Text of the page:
The government is constantly reviewing its programs and services in order to identify opportunities for innovative ways of improving services to Canadians. Fundamental to this process is a commitment to a citizen-centred approach, public service values, managing for results and ensuring value for money.7 These four commitments act both as drivers for innovative organizational arrangements for service delivery and as constraints and tests to ensure that such arrangements are in the public interest and contribute to good governance.
A citizen-centred approach to service delivery requires the government to seek continuously to improve organizational performance in the delivery of programs and services, and thereby to increase Canadians' satisfaction with the quality of those services. One of the key elements in the pursuit of continuous improvement is identifying the appropriate organizational arrangement to promote optimal performance - finding the right form for the right function. The right form is the one that, among other things, will support the right kind of leadership, systems and organizational culture for high quality service delivery. For this reason, the regular review and improvement of organizational arrangements for service delivery is an essential part of a citizen focus.
Citizens also expect the government to improve access to government services and to provide easy, convenient, connected access to a variety of government services and information in one place, or through one interaction. Canadians expect the government to organize service delivery from their perspective as citizens. Citizen-centred service delivery also entails the principle of service in one's official language. For this reason, a citizen focus means that alternative service delivery must also emphasize links and relationships, and must include the development of "single windows" and clustering of services and programs according to citizen needs. This approach may involve collaboration with other levels of government and other sectors by forming partnerships that build on the strengths of others.
One of the drivers of alternative service delivery is the strengthening of the professional values of innovation and high quality service delivery to citizens. Appropriate organizational arrangements can help to strengthen professionalism and a service culture.
At the same time, alternative arrangements for service delivery must also ensure that the government's purposes in public policy are fulfilled in a manner that is consistent with democratic values and accountability, and that supports a vibrant Public Service oriented to the public interest. A strong, coherent, non-partisan and professional Public Service, governed by fairness and integrity, is an important national institution that contributes to Canadian democracy.
A commitment to achieve results that citizens truly value is one of the key drivers behind the pursuit of appropriate organizational arrangements to promote higher organizational performance. Effectiveness is one of the key drivers of novel organizational arrangements for service delivery.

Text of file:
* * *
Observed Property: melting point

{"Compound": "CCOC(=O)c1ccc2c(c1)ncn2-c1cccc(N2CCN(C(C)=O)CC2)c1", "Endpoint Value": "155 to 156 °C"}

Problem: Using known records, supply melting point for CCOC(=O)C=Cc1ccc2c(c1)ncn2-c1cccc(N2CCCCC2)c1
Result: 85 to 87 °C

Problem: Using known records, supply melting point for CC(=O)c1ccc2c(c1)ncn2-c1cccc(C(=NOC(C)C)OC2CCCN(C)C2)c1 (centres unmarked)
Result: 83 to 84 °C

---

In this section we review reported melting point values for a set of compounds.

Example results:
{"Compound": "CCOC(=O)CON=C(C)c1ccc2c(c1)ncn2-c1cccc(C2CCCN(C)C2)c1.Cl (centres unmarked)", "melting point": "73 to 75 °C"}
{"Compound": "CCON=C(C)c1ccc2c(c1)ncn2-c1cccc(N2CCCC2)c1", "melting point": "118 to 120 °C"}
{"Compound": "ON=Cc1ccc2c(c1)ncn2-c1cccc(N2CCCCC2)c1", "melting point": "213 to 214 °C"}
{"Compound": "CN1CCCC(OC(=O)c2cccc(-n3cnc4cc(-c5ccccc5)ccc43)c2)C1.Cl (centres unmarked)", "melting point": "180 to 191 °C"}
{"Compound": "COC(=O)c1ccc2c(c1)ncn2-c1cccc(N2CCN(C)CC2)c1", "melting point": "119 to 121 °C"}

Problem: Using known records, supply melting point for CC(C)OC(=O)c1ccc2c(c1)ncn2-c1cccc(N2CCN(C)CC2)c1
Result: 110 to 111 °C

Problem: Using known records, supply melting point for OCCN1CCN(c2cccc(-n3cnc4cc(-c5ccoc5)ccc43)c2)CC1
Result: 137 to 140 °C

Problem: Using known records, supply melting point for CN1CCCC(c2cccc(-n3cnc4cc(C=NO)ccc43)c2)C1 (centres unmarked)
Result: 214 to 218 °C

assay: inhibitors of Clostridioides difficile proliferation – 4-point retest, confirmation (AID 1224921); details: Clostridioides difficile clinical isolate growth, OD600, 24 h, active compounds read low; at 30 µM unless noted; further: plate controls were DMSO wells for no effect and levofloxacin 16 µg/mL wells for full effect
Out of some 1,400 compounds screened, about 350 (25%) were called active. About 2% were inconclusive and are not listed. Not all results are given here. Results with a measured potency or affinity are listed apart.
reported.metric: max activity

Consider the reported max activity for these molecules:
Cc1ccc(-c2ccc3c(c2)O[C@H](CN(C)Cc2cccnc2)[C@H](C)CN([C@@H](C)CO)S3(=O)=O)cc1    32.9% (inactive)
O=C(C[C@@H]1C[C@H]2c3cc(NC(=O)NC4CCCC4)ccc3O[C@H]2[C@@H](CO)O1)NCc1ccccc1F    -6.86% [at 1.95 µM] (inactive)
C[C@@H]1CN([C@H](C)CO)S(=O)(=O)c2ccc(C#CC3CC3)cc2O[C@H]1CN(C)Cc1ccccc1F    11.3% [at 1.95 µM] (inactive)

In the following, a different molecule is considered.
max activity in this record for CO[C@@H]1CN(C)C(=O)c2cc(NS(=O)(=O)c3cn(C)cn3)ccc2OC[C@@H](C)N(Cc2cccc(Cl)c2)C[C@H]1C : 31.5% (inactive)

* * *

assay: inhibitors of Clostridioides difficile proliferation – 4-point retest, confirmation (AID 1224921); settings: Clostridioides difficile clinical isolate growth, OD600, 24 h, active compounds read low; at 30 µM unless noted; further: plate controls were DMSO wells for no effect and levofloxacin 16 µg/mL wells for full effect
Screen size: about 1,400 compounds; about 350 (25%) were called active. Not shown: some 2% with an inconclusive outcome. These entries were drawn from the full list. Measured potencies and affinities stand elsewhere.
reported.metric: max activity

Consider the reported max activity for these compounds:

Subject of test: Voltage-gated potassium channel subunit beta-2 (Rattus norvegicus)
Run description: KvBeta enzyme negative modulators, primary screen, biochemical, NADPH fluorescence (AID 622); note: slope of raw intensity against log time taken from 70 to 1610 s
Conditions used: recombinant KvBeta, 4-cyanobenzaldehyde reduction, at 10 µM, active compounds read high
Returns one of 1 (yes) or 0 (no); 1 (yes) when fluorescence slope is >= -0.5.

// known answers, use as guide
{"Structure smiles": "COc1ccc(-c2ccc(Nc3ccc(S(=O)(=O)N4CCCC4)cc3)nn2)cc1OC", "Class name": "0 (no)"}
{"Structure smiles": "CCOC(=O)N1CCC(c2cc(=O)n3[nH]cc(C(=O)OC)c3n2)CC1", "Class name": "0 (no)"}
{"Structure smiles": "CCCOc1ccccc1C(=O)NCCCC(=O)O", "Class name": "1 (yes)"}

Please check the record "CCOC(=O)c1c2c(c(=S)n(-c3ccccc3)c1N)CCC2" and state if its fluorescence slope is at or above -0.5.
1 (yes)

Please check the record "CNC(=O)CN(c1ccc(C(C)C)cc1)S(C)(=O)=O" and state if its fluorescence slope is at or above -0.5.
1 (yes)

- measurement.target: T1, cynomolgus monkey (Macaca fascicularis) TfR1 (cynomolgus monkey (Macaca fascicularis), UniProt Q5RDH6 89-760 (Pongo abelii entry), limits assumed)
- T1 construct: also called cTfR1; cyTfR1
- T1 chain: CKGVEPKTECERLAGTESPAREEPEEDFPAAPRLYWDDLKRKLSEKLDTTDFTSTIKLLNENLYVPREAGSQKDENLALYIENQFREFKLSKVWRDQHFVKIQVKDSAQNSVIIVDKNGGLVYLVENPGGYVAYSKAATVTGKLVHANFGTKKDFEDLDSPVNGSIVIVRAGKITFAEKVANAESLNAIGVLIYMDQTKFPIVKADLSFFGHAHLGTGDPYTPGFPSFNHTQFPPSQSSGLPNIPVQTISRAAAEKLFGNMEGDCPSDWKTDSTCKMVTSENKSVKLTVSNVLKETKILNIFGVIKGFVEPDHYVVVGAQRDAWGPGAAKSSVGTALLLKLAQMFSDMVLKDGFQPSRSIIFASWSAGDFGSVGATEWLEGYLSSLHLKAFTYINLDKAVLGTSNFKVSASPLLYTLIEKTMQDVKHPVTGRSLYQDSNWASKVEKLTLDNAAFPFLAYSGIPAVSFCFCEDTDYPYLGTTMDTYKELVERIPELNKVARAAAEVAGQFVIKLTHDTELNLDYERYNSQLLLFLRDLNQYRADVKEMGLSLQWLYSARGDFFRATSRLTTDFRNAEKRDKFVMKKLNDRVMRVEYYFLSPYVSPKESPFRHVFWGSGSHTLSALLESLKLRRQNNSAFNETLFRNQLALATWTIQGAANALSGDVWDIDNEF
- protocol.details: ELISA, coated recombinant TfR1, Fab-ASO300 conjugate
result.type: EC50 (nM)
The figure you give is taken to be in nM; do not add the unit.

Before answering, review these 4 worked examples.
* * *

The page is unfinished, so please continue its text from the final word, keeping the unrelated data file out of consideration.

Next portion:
Demonstrating effectiveness and reporting on it are key requirements for alternative arrangements. In establishing innovative organizational forms, the government must ensure adequate transparency to the public and to Parliament, and ensure that the public interest is protected. There must be appropriate arrangements for ministerial accountability and reporting to Parliament, ministers and citizens.
Alternative service delivery arrangements must include clearly defined roles and responsibilities; formal processes for ongoing dialogue, change and dispute-resolution; clearly identified results expected, both shared and individual, and including performance indicators and reporting mechanisms; appropriate citizen and client involvement; effective central direction and standard-setting; and appropriate oversight.
Efficiency is also one of the reasons for innovative organizational arrangements in service and program delivery. Alternative arrangements sometimes can make it possible to deliver services more economically or cost-effectively, helping government to spend money more responsibly and free up resources for other public purposes.
At the same time, the costs, risks and benefits of ASD initiatives must be clearly explored and explained to ensure taxpayers that they are getting good value for their money. Proposals must be systematically reviewed to ensure proper stewardship of public funds in the creation of new service delivery structures and to ensure sustainability and cost-effectiveness over the long term.
(3) The Policy Guide is a companion document to this policy that integrates policy advice and guidance from TBS and other central agencies. It can be found on the Treasury Board of Canada Secretariat's Alternative Service Delivery Web site.[Return]
(4) Where an exception to this principle is required (e.g. no official language minority community will be affected), an explanation must be included in the Case Analysis for approval by ministers.[Return]
(5) "Every federal institution has the duty to ensure that, where services are provided or made available by another person or organization on its behalf, any member of the public in Canada or elsewhere can communicate with and obtain those services from that person or organization in either official language in any case where those services, if provided by the institution, would be required under this Part to be provided in either official language."[Return]